Titan Books out of the UK is becoming a HUGE player in American Publishing. Over the last two months, they’ve been letting me read some new books that are now all ready and waiting for you to devour from Amazon or Barnes & Noble. Let’s tear into them:
Sherlock Holmes and the Army of Dr. Moreau is a new Doyle pastiche, and a fun, unknown episode in the life of the world’s greatest detective. This time Holmes and Watson are up against an enemy who violates the laws of god and man in an effort to create his own, animal form of life. Author Guy Adams cleverly adds some classic adventure characters to the mix, including Allan Quatermain from H. Rider Haggard’s epics, Abner Perry from Edgar Rice Burroughs’ Pellucidar series, and, of course, the tale is a sequel to H. G. Wells’ sf/horror classic, The Island of Dr. Moreau. It’s good storytelling, and a good tale to read by the fireplace when the wind is blowing through the eaves. Pour yourself a brandy, and have some fun.
Fans of TV’s cult shows will enjoy the next two novelizations. (Here I employ the use of novelization to indicate not a novel or story taken directly from a film or tv show, but an original story based on on the media property’s basic premise.) Supernatural: Rite of Passage is a new adventure that takes place in Season 7 of the CW show. Spartacus: Morituri evolves the Roman series’ gladiatorial battles with a political battle between Spartacus and his enemy, Batiatus. The writing in both novels is serviceable — far nicer than the writing in almost any Star Trek or Star Wars novelization nowadays — and fans of the shows won’t go wrong if they pick up these new stories.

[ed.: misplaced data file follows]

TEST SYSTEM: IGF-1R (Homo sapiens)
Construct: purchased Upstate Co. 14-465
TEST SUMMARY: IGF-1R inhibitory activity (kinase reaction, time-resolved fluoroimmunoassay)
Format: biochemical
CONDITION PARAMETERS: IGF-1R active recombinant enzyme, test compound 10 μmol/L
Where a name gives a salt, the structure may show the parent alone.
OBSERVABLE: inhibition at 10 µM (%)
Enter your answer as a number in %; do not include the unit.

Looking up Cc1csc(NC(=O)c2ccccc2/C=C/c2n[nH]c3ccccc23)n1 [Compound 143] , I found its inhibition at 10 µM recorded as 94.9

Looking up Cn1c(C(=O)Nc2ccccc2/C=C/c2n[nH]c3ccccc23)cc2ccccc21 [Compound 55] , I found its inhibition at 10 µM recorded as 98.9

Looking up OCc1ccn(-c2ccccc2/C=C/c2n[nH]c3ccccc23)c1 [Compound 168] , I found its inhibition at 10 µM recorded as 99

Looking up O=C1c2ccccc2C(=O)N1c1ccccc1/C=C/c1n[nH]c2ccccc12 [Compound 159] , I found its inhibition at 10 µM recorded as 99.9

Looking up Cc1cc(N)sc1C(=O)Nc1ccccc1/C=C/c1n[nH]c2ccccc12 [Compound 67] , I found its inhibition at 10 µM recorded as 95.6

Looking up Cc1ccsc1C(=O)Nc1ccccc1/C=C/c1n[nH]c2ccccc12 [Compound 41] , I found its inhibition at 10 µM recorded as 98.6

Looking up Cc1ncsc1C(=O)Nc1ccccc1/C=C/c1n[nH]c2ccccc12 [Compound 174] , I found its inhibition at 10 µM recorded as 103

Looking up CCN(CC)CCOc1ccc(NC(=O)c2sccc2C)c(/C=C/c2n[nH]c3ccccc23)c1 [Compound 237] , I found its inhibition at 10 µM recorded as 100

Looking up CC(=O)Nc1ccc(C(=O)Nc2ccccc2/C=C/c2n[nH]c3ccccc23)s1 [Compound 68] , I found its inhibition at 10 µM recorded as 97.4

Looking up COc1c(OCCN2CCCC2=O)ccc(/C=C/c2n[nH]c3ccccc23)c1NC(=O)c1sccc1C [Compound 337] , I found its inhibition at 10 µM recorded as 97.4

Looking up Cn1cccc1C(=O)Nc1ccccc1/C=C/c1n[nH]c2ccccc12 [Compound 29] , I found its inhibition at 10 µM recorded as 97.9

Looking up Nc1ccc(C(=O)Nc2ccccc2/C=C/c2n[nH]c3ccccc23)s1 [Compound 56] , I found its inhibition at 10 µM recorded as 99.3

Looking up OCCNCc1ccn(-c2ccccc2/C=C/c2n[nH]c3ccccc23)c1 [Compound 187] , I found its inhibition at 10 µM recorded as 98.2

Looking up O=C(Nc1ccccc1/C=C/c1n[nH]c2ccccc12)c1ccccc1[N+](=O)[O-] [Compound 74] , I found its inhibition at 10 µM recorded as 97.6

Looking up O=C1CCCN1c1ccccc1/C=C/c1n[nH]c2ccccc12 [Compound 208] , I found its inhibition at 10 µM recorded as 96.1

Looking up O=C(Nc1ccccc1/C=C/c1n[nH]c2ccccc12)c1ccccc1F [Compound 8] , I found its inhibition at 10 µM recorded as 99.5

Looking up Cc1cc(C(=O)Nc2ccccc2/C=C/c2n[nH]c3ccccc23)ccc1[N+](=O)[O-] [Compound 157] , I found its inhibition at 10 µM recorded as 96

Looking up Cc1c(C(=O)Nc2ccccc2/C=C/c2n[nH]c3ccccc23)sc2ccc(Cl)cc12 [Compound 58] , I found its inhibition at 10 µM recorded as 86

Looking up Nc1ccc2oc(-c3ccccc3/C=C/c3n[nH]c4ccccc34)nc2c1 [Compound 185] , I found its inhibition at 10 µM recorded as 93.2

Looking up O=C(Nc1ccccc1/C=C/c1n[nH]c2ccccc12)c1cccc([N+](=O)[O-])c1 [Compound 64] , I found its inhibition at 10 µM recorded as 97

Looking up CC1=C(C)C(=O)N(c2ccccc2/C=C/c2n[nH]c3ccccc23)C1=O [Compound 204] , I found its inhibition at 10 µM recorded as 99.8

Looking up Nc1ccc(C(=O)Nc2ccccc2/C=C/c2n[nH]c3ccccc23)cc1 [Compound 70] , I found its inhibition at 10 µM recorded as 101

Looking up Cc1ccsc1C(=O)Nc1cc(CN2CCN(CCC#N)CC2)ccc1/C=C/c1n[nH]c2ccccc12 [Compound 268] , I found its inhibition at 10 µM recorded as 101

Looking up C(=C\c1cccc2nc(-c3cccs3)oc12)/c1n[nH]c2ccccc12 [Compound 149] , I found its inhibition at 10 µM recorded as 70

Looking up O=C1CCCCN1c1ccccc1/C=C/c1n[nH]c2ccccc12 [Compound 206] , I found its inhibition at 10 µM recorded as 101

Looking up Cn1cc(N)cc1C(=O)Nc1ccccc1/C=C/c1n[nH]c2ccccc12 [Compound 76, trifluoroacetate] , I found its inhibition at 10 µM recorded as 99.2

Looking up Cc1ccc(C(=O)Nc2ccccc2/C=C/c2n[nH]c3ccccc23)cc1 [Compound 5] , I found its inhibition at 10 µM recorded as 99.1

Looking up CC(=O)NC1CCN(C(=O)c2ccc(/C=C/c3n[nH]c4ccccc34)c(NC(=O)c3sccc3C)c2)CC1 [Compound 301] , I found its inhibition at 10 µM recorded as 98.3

Another sequel or pastiche is The Martian War, a sequel to H. G. Wells’ War of the Worlds by Kevin J. Anderson. He’s a bestselling author, and fans love his books. I can’t read him. Sorry. I’ve tried. While his stories are uniformly breathtakingly paced, the novels of his that I have read lack adequate characterization, description, and even setting. As much as I believe that all good novels have to have a good story, Anderson proves to me that story, alone, isn’t enough. The redeming grace with The Martian War is that it serves as a semi-sequel to several other Wells classics, including The Invisible Man and Dr. Moreau. Read this if you like Anderson’s other novels, or if you just want to see how he puts all these disparate elements together. As we used to say in the ’70s, Whatever floats your boat.
Lenore is a semi-sweet little dead girl who plays with dead things. Roman Dirge has been writing and drawing the comic adventures of Lenore for a while now, and Lenore: Swirlies takes some of her comic book tales and puts them together in hardback. It’s like zombie Simpsons, and I like Lenore a lot.
I’d never want to play with her, though.
Titan has finagled the rights to publish the Hard Case Crime line of novels, and The Twenty-Year Death is an ambitious book — three short, noir novels by Ariel Winter, interconnected by a couple of minor characters and how they interact in tales told decades apart in 1931, 1941 and 1951. It’s a fascinating experiment, and hearkens back to the days of Black Mask, Raymond Marlowe and Mickey Spillane. This has been getting a LOT of good reviews from bestelling writers such as Stephen King, Peter Straub and David Morrell.
Hard Case has also just published the final novel by classic crime noir writer James M. Cain. The Cocktail Waitress is a lot like Cain’s hard-edged stories of good girls gone bad, tragic love triangles, and violent passion. Unlike The Postman Always Rings Twice and Double Indemnity, it’s not very good. It was written in Cain’s final years, and it reads as though it were a ’40s story told in the early ’70s . . . which it very much was. Read it if you’re a Cain completist or a mystery lover.
That’s all for now. 13 more books are piled on my desk, just waiting to be reviewed. Maybe later this week . . .